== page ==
Hi Leonie Thanks for the feedback! Our company  built an extension using the original attributes and have seen how difficult it is to debug. I have also seen developers make many more mistakes when the  attribute was overloaded (which was why it became more attributes for tokens in the first place - it was from programmer feedback and requests.) Authors will not have quite marks or other things in free text and wont know that it does not work . Unlike CSS it will take a lot of testing to identify when it is not working. So we can not rely on CSS as a comparison of what happens with mistakes. To make it worse the groups that will struggle the most to use this specification would be people with learning disabilities.  I believe a single attributes will result in the complete  failure of the whole project (to the extent that I may well back away from the project if this is the direction).  I can kind of live with the three attribute option as a compromise although I think it adds a lot of risk.  All the best Lisa Seeman LinkedIn, Twitter ---- On Wed, 26 Sep 2018 13:58:57 +0300 Léonie Watson <tink@tink.uk> wrote ---- On 25/09/2018 18:50, lisa.seeman wrote: > people mess up the syntax around embedded values, for example > aui= easylang*:(**"this") "  i*s more complex then a simple and familiar > easylang=*"this "* I agree with JF that the syntax he proposes is already familiar to developers. It's worth exploring this though. Lisa, do you have data you can share that demonstrates the degree to which this form of syntax is error prone (perhaps using the CSS inline style attribute as a benchmark)? It is also worth considering the impact of multiple attributes. Implementors and developers are increasingly concerned about performance, and the "weight" of the code is one aspect of this. I strongly suggest we need input from implementors and authors before we choose a syntax. Léonie. > > All the best > > Lisa Seeman > > LinkedIn <http://il.linkedin.com/in/lisaseeman/>, Twitter > <https://twitter.com/SeemanLisa> > > > > ---- On Tue, 25 Sep 2018 18:21:10 +0300 *John Foliot > <john.foliot@deque.com>* wrote ---- > > Hi Lisa, > > While I am trying to understand your concern, I'm also struggling to > see how this is confusing. You proposed the following: > > <p aui= " simplification:critical > symbol:(https://blissorsomething.com/uri.html)" >  easylang="This is a long easy to understand description, it > could have 3 sentences. People are likely to have bugs by adding > quotes."   numberfree = "this is a a description which avoids > number. it could have four sentences and again people may add > quotes or brackets that would add bugs." > some text  about this > example </p> > > Candidly, I fail to see how that is materially different than this: > > <p aui="simplification:critical; > symbol:url(https://blissorsomething.com/uri.html); easylang:("This > is a long easy to understand description, it could have 3 > sentences. People are likely to have bugs by adding quotes."); > numberfree:("This is a a description which avoids number. It > could have four sentences and again people may add quotes or > brackets that would add bugs.")" > some text  about this example > </p> > > In your example, you are using spaces to denote three different > "attributes", while in my example, each aspect of the paragraph is > separated by semi-colons, in a fashion *EXACTLY LIKE CSS NOTATION* - > in other words, a familiar pattern that most hand-authored > contributors will recognize and pick up (I assert) quite easily. > > Additionally, I am proposing colons while you are proposing equals > symbol, which frankly seems to be nothing more than personal > preference (with the exception that colons and semi-colons - as I > propose -  are used for compound attribute values already: /<p > style="color:red; font-weight: bold; font-family:"MS Comic Sans", > sans-serif;">/ - a pattern that authors have been using for almost > two decades now). > > Lisa, when you asked "Can I (we) spot the bugs?" my answer is > "Absolutely! You aren't using semi-colons to separate concepts, and > the lack of quotation marks makes it harder to parse what is prose > text, and what is "code"". I don't think either of these are > showstoppers, and once we get the pattern confirmed and "locked-in" > I don't see why a linting tool or other validator couldn't also pick > up these mistakes. And given that the authoring pattern is identical > to CSS in structure, there is absolutely no reason why you could not > also author the following to make it clearer for human parsing: > > <p aui="simplification:critical; >              symbol:url(https://blissorsomething.com/uri.html); >              easylang:("This is a long easy to understand > description, it could have 3 sentences. People are likely to > have bugs by adding quotes."); >              numberfree:("This is a a description which avoids > number. It could have four sentences and again people may add > quotes or brackets that would add bugs.")" > some text  about > this example </p> > > ...because of course browsers ignore extra white space. > Additionally, the addition of quotation marks *may or may-not* be a > problem, as currently there are NO PARSING RULES for either of the > proposed patterns (so I assert your concern may be premature). If we > look to inline CSS as a "hint", either of these are valid today: > > style="/font-family:"MS Comic Sans", sans-serif;"/ > > or > > style="/font-family:MS Comic Sans, sans-serif;"/ > > > (in other words, the quotation marks are optional - so we can > certainly look to adopt that 'rule' as well. As Google's Alex > Russell famously said, "This is code, we can do whatever we want") > > In my mind, what this is coming down to is the choice between using > = (equals symbol) versus : (colon) to separate term from value > (i.e., /term: value/, versus /term="value"/), and your desire to see > multiple attributes versus my concern that we've already got far too > many "accessibility attributes" thanks to the ever growing taxonomy > of ARIA attributes (48 and counting). > > As you may recall, back during the Sapporo TPAC (2015), a number of > accessibility folks were concerned then about the "ARIA all the > things" proposal that was coming forward, when the very first draft > of the COGA-attributes (back then, just more ARIA-attributes) was > proposed. Representatives from many larger-scale organizations > vocally object to that approach (which then saw us go from more > ARIA-attributes to COGA-* attributes, and then to AUI-* attributes). > The fundamental problem however remains: too many attributes, > irrespective of their prefix. At this point, you are now asking for > 3 new attributes (without prefixes), which we may also find a > difficult ask to justify to Web Platforms WG (and WHAT WG as well - > sadly). > > In your other email, you spoke of experience and implementations. > Lisa, while I respect your years of dedication to the cause, I too > have been creating and teaching about accessible web sites for close > to two decades, in both "small shop" scenarios as well as at a major > education institution (Stanford University), one of the world's > largest banks (JP Morgan Chase), and via Deque consulting with > multiple Fortune 500 companies, and so I have what I believe to be > justifiable concerns about scaling. And while I agree that in the > early days, the application of personalization markup to the code > base will come from dedicated, hand-coding authors, if we desire to > see this grow beyond that to a more mainstream adoption, we MUST > be cognisant of how this will be taken up at scale. That may not be > a concern you share at this time, but as the AC Rep for Deque, it is > a concern that my employer will likely have as we move forward. > > JF > > > On Tue, Sep 25, 2018 at 8:50 AM lisa.seeman <lisa.seeman@zoho.com > <mailto:lisa.seeman@zoho.com>> wrote: > > > > -- > *John Foliot* | Principal Accessibility Strategist > > Deque Systems - Accessibility for Good > > deque.com <http://deque.com/> > > > __ > Hi Folks > > I wanted to explain my example from last night. > > I strongly do not believe we can rely on large authoring tools > to automatically generate the web code for authers to get it > right. some of our user cases are about small user groups (such > as symbol) who desperately need any content they can use. The > content being made for them may be small sites making content > specifically for these users. Therefor we have to allow authers > who are less experienced to manage this. > Also the only way to test for bugs is via running an extension > against different profiles and seeing if it works as expected. > in other words, bugs will often not be found. Therefor avoiding > author errors is critical for this be be of use. > > The micro syntax of Johns proposal will look like this: > > <p aui= " symbol:(https://blissorsomething.com/uri.html > <http://something.com/uri.html>)  easylang:(this is a long easy > to understand discripiton, it could have 3 sentences . people > are likely to have bugs by adding quotes.) numberfree:(this is a > a discripiton which aviod's number. it could have four sentences > and again people may add quotes or brackets that would add > bugs".)  simplification:critical"> some text  about this example > </p> > > > Can you spot the bugs? > > My counter proposal is to have easylang and numberfree as > separate attributes. That will reduce the chance of author > errors whilst keeping most of the advantages. It is a compromise > (although I prefer the aui- approach) > > > The above proposal would look like: > > <p aui= " simplification:critical > symbol:(https://blissorsomething.com/uri.html > <http://something.com/uri.html>)"    easylang="this is a long > easy to understand discripiton, it could have 3 sentences . > people are likely to have bugs by adding quotes." > > numberfree = "this is a a discripiton which aviods number. it > could have four sentences and again people may add quotes or > brackets that would add bugs." > some text  about this example </p> > > > > not perfect but less overloaded. > > > > All the best > > Lisa Seeman > > LinkedIn <http://il.linkedin.com/in/lisaseeman/>, Twitter > <https://twitter.com/SeemanLisa> > > > > -- @LeonieWatson @tink@toot.cafe Carpe diem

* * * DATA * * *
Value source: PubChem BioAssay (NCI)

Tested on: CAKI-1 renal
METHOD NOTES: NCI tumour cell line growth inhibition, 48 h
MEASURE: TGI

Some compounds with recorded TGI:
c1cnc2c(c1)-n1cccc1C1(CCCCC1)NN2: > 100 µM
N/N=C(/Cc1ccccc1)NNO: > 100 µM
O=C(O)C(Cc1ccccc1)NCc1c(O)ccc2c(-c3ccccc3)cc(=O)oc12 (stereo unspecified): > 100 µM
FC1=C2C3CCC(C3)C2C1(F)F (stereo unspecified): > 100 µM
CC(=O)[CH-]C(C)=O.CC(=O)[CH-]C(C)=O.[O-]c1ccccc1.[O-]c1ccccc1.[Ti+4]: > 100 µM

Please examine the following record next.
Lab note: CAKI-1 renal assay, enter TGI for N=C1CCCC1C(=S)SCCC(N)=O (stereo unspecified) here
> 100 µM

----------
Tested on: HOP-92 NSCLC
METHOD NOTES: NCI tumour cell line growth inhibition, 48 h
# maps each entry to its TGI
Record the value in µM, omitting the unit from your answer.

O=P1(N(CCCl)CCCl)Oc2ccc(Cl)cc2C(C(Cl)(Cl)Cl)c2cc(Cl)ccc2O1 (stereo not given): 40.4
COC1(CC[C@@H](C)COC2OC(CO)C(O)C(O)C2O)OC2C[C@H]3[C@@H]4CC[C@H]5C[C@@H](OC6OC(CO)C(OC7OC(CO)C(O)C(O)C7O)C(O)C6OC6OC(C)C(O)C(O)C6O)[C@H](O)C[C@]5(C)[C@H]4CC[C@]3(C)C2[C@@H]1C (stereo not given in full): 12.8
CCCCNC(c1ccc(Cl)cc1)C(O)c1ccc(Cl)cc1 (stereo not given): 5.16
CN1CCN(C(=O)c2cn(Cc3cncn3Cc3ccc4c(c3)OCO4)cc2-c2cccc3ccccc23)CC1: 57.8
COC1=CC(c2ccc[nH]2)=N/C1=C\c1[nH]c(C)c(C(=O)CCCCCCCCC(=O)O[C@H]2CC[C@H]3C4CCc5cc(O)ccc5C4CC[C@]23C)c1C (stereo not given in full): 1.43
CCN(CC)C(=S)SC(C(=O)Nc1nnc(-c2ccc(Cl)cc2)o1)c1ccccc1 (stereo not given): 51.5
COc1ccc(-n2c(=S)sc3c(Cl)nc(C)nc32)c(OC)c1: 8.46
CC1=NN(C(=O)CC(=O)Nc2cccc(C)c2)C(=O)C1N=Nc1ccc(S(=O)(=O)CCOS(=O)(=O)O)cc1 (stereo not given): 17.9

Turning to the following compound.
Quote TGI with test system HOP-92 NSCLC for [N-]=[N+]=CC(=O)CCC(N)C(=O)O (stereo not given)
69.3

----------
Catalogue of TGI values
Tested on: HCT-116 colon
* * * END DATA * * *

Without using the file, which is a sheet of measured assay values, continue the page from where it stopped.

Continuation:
Received on Thursday, 27 September 2018 17:46:50 UTC